I was so lucky to have a job. It gave me a reason to be. While it was menial in nature, and its long hours of manual labour had already begun to wear me down so early into my working life, it was my reason to wake up in the morning. So as I lay in a hospital bed, my right leg having been amputated above the knee, my world began to implode.
Through the dense fog of painkillers, I was dimly aware of songbirds chirping outside my window.
They had a simple life; they searched for food, they searched for a mate, and they fed their young. They were rarely in view - always hiding away in bushes and little alcoves - but you could almost always hear the songs they played as they went about their business. The clear, shrill notes were glass-like; they sounded as if they’d shatter if I reached out and tried to touch them.
I was in a hospital on the edge of the Schiaparelli Basin. Songbirds had been one of the multitude of common species of flora and fauna that were imported here from Earth. From the first floor of this gargantuan building I could only see some of the surrounding trees, but the sound of the streets carried on the dry, Martian wind.
The myriad variety of common songbirds hadn’t all adapted to the Martian climate as well as humans had. Or rather, while humans had been able to artificially evolve through their use of technology, the biological evolution of the songbirds would take many millennia to catch up. You’d often find little songbirds dead on your windowsills, the environment having finally overcome them. You could collect these and sell them to street vendors who’d make them into some amazing tastes with their secret cheffing techniques.
Apparently though, their small, singing replacements were grown in labs.
The thinking behind this theory was that the sound of songbirds gave a sense of normalcy and utopian bliss, so they needed to be replaced at least as fast as they died. The morale of the general populace was hard enough to ascertain as it was; with the abundant resources that were available, the governing bodies were trying anything that could help keep spirits up.
It would have been hard for the little birds to naturally replenish their population, therefore they must’ve be grown in labs. That was the theory, and it wasn’t such a stretch. Had I the money, I could have paid for a brand new flesh-and-blood leg to be grown for me in just such a laboratory, so how could a little songbird be much more difficult?
Did they grow people in those same labs? I hesitated to vocalise such a question in case anybody answered it.
As it was, I was going to have to settle for a shitty, second-hand piece of junk to replace what had been a perfectly good right leg.
I turned back towards the sterile walls of my hospital bedroom and began to wonder how long it would be before I could escape this prison. In an attempt to stifle my boredom, I checked my lottery numbers. Buying it was one of the first things I did upon regaining consciousness in this white room. It was a tradition of mine to buy a lottery ticket whenever something unlucky happened to me. I’d done this since I was a young girl, after a friend had introduced me to the concept of karma. Since then I’d tried to claim monetary compensation for all my worldly woes. Light flickered across my retinas as I brought up the lottery interface on my HUD lenses. I was greeted by a big flashing sign that I’d never seen before.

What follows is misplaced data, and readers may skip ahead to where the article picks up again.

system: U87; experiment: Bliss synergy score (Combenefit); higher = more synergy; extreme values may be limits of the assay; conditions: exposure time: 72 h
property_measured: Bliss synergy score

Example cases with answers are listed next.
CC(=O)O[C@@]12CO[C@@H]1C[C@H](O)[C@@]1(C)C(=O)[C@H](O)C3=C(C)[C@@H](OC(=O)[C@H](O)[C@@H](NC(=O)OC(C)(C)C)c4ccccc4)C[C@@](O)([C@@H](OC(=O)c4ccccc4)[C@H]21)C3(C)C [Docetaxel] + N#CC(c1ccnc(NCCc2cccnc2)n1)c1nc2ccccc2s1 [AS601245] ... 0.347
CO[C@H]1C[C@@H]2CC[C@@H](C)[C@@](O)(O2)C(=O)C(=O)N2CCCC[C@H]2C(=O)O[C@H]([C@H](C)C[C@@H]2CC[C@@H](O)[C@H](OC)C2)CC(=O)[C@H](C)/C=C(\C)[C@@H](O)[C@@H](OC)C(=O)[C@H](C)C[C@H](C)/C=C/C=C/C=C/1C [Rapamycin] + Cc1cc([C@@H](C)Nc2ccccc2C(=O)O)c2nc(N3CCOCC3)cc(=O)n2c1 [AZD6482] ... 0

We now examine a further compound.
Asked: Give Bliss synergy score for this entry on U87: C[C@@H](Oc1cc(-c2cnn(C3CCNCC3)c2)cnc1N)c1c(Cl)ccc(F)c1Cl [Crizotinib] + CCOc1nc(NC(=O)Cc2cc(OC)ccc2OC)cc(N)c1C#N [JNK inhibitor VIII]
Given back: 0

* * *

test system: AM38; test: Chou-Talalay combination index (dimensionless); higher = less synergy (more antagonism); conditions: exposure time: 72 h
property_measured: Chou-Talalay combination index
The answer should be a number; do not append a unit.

YOU HAVE WON 1 BILLION CREDITS! it exclaimed.
My heart sunk into my stomach. I refreshed the page in a panic as my heart rate hit the ceiling, and almost fainted when I saw the page didn’t change at all.
I could buy new legs, I could buy an entire asteroid with that money. Thoughts rushed through my mind at breakneck speed as I tried to comprehend my situation.
Out of nowhere, a wave of pain racked my body. My muscles stiffened, my breathing became sharp, and my eyes rolled back into my head. After what seemed like hours of this torturous pain I saw a nurse out of the corner of my eye.
She had appeared seemingly out of nowhere with the form of an angel. Her blonde hair was fastened tightly with snaking braids, and she moved like a ballet dancer. Her expression was soft and caring, and a gentle smile gracefully curled the corners of her mouth. Her blue eyes reminded me of the azure sky that hung silently outside the window. They were crystal clear, and while they seemed devoid of any pity, there was certainly no malice in them.
“Layla,” she said, “I’m going to give you something to help with the pain. Don’t worry.”
Tears rushed down my cheeks and through clenched teeth I tried to thank her. After pressing a button on a monitor, she turned back to me with that gentle smile. The last thing I saw was my right hand reaching out to those gemstone eyes as a chemical darkness enshrouded my mind.
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